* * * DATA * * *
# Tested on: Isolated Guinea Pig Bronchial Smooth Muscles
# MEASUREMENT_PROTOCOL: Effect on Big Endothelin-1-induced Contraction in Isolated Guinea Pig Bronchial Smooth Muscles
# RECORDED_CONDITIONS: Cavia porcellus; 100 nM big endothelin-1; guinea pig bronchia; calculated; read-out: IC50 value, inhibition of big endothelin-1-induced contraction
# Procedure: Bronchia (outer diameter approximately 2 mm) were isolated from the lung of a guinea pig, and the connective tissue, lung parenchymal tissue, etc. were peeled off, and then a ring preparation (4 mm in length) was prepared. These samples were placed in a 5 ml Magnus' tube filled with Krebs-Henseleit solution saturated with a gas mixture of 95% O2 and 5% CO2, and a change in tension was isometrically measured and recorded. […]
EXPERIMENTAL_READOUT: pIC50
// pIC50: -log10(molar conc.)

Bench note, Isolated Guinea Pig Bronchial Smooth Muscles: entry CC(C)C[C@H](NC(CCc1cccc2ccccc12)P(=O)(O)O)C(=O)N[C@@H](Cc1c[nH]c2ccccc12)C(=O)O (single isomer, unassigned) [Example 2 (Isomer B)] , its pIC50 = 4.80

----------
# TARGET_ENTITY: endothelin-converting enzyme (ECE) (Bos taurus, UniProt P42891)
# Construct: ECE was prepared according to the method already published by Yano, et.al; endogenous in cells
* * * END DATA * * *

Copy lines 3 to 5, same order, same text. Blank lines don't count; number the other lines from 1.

# RECORDED_CONDITIONS: Cavia porcellus; 100 nM big endothelin-1; guinea pig bronchia; calculated; read-out: IC50 value, inhibition of big endothelin-1-induced contraction
# Procedure: Bronchia (outer diameter approximately 2 mm) were isolated from the lung of a guinea pig, and the connective tissue, lung parenchymal tissue, etc. were peeled off, and then a ring preparation (4 mm in length) was prepared. These samples were placed in a 5 ml Magnus' tube filled with Krebs-Henseleit solution saturated with a gas mixture of 95% O2 and 5% CO2, and a change in tension was isometrically measured and recorded. […]
EXPERIMENTAL_READOUT: pIC50